When we're doing these kinds of things it activates what they already know, and that's important, and we need to cement that with them. "Oh look what you already know! This is already in your head. Here's my thought bubble. It's not so full." You know, "Look, you know much more about fish than I do." So they get that kind of theory of mind that goes back and forth.
Understanding character perspective
Another area of particular difficulty is character perspective. When we're understanding character perspective we have to be able to say, "Here's this pretend character Polly, and she's been raised by her grandmother, and she knows a lot about sewing and she knows a lot about playing with dolls, and here's this other character Dick who, you know, knows a lot about playing soccer." There's not much in between there.
Both of their approaches to this problem are very different. One of the things I do, again, is to use thought bubbles to show the difference between what someone is thinking and what someone isn't thinking. For instance, if you play 20 Questions with a child with autism, typically if they have a bag of things and they're supposed to give you hints, you'll say, "Is it yellow?" And they'll go, "Yes! It's a comb." Right? It's very difficult for them to keep a secret where your mind knows it doesn't know it and my mind does. So we spend a lot of time in those areas so they can understand just the pure fact that your mind might know something that my mind doesn't.
What I start really early on is to make storybooks about their family. This is the Dickinsons' TV book, so-and-so likes — this is their favorite TV, Dick likes — this is their favorite TV, Daniel Tiger is this person's favorite TV — and then we do colors of people's shirts and different kinds of categories.
And then when things come up we might say, "You know, Mom's birthday is coming up and she really wants a blouse. What color do you think the blouse could be?" And I'll hand them mother's book, and he can go through and go, "Oh, her favorite color is blue. I think we should buy her a blue blouse." You know, that kind of application starts getting theory of mind directly into their lives.
Teaching comprehension and social communication together
When we're teaching reading, because there's such little time to talk about social communication as well as some of the comprehension issues and they dovetail together so well, it's a perfect time to teach social communication along with teaching reading comprehension.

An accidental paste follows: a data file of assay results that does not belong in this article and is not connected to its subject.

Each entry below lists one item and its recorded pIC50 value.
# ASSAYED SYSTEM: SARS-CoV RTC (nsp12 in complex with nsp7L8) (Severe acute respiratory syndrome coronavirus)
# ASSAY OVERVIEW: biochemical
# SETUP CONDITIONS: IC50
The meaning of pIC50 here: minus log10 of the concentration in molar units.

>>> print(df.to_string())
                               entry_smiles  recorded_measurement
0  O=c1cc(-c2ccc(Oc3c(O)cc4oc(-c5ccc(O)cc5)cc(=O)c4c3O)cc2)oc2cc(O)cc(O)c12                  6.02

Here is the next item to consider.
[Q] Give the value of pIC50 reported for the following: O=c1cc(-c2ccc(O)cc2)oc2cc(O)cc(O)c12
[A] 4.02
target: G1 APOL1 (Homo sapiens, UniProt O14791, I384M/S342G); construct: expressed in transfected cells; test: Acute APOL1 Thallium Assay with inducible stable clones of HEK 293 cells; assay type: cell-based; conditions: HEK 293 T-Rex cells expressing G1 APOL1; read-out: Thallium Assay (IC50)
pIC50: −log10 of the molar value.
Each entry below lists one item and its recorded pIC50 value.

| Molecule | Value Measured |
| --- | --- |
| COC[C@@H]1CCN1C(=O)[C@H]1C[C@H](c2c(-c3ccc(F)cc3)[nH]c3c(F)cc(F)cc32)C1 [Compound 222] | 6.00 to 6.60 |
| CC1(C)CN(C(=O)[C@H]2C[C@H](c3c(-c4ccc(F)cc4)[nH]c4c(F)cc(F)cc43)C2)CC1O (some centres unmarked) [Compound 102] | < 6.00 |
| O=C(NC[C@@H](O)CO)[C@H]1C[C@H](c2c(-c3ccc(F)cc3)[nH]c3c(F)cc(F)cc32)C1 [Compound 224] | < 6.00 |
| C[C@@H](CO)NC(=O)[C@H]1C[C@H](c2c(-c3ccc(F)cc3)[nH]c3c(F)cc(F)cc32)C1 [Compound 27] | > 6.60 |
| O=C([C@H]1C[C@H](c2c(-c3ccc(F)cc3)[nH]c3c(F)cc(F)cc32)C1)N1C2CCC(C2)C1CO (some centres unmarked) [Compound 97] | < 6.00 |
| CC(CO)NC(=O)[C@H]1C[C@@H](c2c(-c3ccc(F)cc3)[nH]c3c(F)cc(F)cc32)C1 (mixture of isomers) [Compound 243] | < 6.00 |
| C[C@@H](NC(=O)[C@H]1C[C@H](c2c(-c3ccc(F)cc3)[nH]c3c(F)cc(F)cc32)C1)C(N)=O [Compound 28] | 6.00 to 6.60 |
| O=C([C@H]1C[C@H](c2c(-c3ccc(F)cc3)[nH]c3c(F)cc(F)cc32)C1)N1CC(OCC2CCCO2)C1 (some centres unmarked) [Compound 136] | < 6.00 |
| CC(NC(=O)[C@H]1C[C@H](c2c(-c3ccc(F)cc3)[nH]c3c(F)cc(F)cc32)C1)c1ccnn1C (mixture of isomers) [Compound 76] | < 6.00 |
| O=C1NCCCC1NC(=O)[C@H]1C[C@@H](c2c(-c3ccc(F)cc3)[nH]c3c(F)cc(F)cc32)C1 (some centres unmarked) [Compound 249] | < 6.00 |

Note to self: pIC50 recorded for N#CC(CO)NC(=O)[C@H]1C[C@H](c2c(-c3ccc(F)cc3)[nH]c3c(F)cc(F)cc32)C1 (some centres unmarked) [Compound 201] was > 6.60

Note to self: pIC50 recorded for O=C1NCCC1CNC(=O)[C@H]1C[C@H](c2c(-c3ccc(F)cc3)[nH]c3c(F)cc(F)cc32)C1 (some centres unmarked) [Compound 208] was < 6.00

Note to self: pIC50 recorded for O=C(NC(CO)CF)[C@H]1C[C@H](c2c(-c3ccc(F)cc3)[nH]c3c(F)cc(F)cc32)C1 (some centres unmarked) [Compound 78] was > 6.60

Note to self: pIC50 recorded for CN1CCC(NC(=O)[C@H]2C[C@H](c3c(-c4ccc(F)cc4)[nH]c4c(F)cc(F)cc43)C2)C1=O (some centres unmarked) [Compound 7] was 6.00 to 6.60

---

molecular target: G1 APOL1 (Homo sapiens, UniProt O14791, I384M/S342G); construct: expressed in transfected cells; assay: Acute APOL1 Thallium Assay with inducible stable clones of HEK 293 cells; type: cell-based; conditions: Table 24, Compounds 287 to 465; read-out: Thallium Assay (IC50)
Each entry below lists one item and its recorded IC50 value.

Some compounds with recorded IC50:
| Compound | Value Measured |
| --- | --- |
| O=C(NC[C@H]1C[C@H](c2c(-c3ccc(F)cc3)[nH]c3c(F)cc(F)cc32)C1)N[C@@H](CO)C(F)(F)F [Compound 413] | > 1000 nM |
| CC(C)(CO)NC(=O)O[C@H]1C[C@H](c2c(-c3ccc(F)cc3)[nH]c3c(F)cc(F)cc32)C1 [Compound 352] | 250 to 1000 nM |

I try to choose texts that highlight those things that may be difficult for the child at that particular time and then — also add times for them to make predictions, time for them to make inferences, time for them to look at anaphoric reference, which is those nonspecific rules that sometimes they have difficulty with.
For instance, I had a young man who was just learning how to lie, and most children with autism don't lie very well. And so whereas we've been lying since we were two or three and by the time we're in adolescence we're pretty good at it, they're just kind of starting out.
This young man was using a scale that was addressing his own behavior, and being able to tell the teacher when he really just needed a break before he had a big blowup. So the scale was from one to five, and so four would be, you know, "I'm a little shaky," and five would be, "Leave me alone, I just need to calm down." Well, at first he was really excited about it, it was working really well.
As he learned to start lying he realized that if he said a four or a five, he could get out of work. And so we were kind of excited, because that meant — if you're lying, that means I can fool your mind into thinking of something else. So that's growth, that's wonderful growth. However, his teachers were not so fond.
So I chose a parable, The Boy Who Cried Wolf, to show the effects of lying. And he learned how to kind of predict what was going to happen, but at the same time learned some social rules about the fact that if you lie all time people aren't going to help you.